The day after visiting the museum we had planned a day to see Auckland, but finding that prospect uninviting we instead opted to go south to Waitomo to see the glow worms. We had planned to see a site with them on the South Island but were thwarted by the severe flooding that preceded our visit to that area. Waitomo has a collection of about 300 limestone caves, but three are used mostly for the tourist attractions. One has the glow worms, and and two have the usual cave formations. One cave is used to take tourists on a "blackwater rafting" experience. You don a wetsuit, pick out an inner tube, put on a headlight, and head off down an underground stream, ending in an area with glow worms. We opted to skip the wetsuits and just see the glow worms. Frankly, I had not expected much. I thought it would be a lot like the Blue Grotto in Italy - all anticipation and no real reward. But it turned out to be fascinating. After a mundane introductory start, you board boats with a guide who steers the boat along using a series of overhead ropes. I was frankly astonished at the sight of the glow worms. Because you are in near complete darkness, there is no sense of perspective, and as you look up at the ceiling you see thousands of blue lights. I can most closely approximate it to seeing the lights of a blue city from an airplane. Unfortunately, it is not possible to take photographs. Glow worms are the larval form of fungus gnats (Arachnocampa luminous). The term glow worm is one which is used to describe all manner of insects that produce bioluminescence, but more properly refers to the fungus gnats. They suspect themselves from the ceiling in a dark, moist habitat, then trail stick threads down. The hungrier they are, the more they glow. Flying insects are attracted to the light and get caught in the threads, then are reeled in for an al fresco dinner. The larval stage lasts for 6-9 months, depending on food availability, the the large changes into a pupa, metamorphosing into an adult fungus gnat. These only live about 2-3 days, having no mouths with which to fee. They mate, lay eggs, and die. Kind of reminds me of the old cartoon with two dung beetles in a bar, and one is saying to the other, "so that is all there is to life? Eat s**t and die?". There are bioluminescent organisms of all types, with the trait having evolved probably at least 40 times. Therefore, there is no evolutionary connection between bioluminescent animals. In 2008 the Nobel Prize in Chemistry was awarded for the discovery of a protein that could be encoded in genetic material to be used as a biomarker. Ocanic bioluminescence is common. There are a couple of places in the USA where a single species of fly named Orfelia Fultoni produced bioluminescence and uses it similarly to that of the fungus gnats in New Zealand. These are commonly known as "dismalites" since they are found in greatest number in Dismals Canyon in northern Alabama. I reserve the right to use the term "dismalites" in other contexts in the future. This American "glow worm" is very distantly related to the fungus gnats of NZ, but uses an entirely different bioluminescence mechanism.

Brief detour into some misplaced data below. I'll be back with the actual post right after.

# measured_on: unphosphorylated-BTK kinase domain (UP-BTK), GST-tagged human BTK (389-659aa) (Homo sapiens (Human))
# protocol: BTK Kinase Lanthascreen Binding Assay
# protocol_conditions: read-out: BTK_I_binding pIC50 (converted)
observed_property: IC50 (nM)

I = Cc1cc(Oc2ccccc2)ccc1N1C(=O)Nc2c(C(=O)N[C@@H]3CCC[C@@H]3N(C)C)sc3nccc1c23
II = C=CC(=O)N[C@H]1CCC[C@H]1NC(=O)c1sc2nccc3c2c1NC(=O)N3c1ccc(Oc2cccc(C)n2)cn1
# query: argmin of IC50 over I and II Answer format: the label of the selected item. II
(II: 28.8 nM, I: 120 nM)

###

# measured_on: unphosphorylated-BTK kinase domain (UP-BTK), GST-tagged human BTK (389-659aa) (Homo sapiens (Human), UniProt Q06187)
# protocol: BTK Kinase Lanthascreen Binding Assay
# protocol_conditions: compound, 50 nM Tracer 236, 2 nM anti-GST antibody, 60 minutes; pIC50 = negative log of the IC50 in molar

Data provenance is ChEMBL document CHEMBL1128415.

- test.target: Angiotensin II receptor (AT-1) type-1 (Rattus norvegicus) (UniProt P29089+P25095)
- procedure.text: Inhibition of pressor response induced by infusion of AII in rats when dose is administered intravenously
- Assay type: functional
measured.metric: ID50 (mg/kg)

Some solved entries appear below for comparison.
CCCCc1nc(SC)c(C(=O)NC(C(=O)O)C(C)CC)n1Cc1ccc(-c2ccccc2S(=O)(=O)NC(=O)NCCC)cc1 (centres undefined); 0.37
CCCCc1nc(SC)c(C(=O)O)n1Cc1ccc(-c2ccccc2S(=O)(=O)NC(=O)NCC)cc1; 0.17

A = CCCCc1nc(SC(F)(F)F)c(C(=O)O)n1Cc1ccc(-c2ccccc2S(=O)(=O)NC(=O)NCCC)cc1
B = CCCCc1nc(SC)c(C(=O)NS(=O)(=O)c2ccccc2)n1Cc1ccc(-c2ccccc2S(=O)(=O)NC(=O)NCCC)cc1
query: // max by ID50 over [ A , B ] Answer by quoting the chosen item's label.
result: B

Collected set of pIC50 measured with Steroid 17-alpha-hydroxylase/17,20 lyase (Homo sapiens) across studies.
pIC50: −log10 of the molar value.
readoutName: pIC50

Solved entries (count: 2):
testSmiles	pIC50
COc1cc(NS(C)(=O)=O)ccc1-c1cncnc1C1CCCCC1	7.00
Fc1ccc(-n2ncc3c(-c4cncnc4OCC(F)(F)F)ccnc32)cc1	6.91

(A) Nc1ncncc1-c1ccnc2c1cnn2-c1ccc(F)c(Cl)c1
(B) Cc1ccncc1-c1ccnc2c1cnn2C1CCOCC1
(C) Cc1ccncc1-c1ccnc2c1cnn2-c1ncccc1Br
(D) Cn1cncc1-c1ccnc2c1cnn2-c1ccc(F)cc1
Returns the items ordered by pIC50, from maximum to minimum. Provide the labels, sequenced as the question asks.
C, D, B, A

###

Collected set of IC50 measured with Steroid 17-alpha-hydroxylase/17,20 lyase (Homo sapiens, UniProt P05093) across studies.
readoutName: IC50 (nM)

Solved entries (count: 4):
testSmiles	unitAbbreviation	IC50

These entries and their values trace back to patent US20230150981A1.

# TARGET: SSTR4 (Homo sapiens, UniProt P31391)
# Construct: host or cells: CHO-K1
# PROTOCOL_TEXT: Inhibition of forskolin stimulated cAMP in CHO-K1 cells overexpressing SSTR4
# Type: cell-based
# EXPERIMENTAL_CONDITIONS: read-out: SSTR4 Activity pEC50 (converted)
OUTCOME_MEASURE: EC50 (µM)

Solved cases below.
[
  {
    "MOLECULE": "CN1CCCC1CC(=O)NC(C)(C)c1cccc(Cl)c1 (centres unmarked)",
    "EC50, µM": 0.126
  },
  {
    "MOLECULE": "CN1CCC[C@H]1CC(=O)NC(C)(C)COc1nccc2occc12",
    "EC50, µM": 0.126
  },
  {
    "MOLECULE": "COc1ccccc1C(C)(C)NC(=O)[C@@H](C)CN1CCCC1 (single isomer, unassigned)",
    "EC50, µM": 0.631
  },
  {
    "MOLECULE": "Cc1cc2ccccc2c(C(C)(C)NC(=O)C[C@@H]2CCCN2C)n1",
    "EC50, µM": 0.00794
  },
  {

On to Mount Doom next, by way of The Shire